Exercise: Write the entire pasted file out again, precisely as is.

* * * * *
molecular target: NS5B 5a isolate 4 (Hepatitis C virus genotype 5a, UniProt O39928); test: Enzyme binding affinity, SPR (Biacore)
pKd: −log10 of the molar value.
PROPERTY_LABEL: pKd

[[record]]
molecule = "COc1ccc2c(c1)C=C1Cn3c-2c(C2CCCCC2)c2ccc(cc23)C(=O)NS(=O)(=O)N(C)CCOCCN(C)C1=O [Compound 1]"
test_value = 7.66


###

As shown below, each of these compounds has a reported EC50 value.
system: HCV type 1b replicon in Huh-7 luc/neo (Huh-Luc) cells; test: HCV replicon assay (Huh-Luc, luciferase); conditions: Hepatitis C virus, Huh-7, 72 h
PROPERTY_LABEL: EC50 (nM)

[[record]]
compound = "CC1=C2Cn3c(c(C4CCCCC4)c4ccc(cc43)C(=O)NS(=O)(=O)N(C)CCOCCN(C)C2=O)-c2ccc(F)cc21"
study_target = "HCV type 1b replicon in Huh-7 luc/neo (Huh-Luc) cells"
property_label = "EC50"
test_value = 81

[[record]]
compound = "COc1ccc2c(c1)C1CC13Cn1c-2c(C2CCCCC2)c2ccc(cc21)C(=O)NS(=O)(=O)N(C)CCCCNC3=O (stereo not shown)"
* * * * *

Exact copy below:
molecular target: NS5B 5a isolate 4 (Hepatitis C virus genotype 5a, UniProt O39928); test: Enzyme binding affinity, SPR (Biacore)
pKd: −log10 of the molar value.
PROPERTY_LABEL: pKd

[[record]]
molecule = "COc1ccc2c(c1)C=C1Cn3c-2c(C2CCCCC2)c2ccc(cc23)C(=O)NS(=O)(=O)N(C)CCOCCN(C)C1=O [Compound 1]"
test_value = 7.66


###

As shown below, each of these compounds has a reported EC50 value.
system: HCV type 1b replicon in Huh-7 luc/neo (Huh-Luc) cells; test: HCV replicon assay (Huh-Luc, luciferase); conditions: Hepatitis C virus, Huh-7, 72 h
PROPERTY_LABEL: EC50 (nM)

[[record]]
compound = "CC1=C2Cn3c(c(C4CCCCC4)c4ccc(cc43)C(=O)NS(=O)(=O)N(C)CCOCCN(C)C2=O)-c2ccc(F)cc21"
study_target = "HCV type 1b replicon in Huh-7 luc/neo (Huh-Luc) cells"
property_label = "EC50"
test_value = 81

[[record]]
compound = "COc1ccc2c(c1)C1CC13Cn1c-2c(C2CCCCC2)c2ccc(cc21)C(=O)NS(=O)(=O)N(C)CCCCNC3=O (stereo not shown)"